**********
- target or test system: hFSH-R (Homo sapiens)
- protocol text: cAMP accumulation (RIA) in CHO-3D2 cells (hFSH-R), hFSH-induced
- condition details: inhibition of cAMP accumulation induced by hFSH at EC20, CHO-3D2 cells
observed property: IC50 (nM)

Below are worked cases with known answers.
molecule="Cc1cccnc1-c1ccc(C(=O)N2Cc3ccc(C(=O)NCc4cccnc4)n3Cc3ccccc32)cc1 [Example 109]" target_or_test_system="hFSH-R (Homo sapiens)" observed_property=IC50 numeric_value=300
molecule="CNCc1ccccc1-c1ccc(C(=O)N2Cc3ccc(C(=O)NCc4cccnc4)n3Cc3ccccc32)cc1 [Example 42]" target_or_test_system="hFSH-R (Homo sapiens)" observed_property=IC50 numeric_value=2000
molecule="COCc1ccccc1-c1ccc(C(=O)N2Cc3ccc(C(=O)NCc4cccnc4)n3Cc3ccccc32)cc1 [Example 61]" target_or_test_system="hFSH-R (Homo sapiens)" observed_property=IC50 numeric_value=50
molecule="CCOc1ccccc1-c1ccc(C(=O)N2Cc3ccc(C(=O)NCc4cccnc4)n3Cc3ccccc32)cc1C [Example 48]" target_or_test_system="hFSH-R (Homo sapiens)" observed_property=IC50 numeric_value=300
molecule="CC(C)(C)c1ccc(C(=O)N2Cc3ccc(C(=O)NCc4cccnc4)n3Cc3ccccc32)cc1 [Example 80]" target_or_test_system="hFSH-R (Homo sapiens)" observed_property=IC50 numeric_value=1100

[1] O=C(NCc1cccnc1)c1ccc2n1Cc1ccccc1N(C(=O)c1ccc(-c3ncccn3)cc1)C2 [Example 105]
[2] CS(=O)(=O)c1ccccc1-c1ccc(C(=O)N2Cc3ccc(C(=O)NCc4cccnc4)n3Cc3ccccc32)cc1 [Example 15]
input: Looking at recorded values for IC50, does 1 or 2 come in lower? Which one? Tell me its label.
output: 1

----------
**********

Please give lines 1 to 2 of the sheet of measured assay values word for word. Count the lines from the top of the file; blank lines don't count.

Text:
- target or test system: hFSH-R (Homo sapiens)
- protocol text: cAMP accumulation (RIA) in CHO-3D2 cells (hFSH-R), hFSH-induced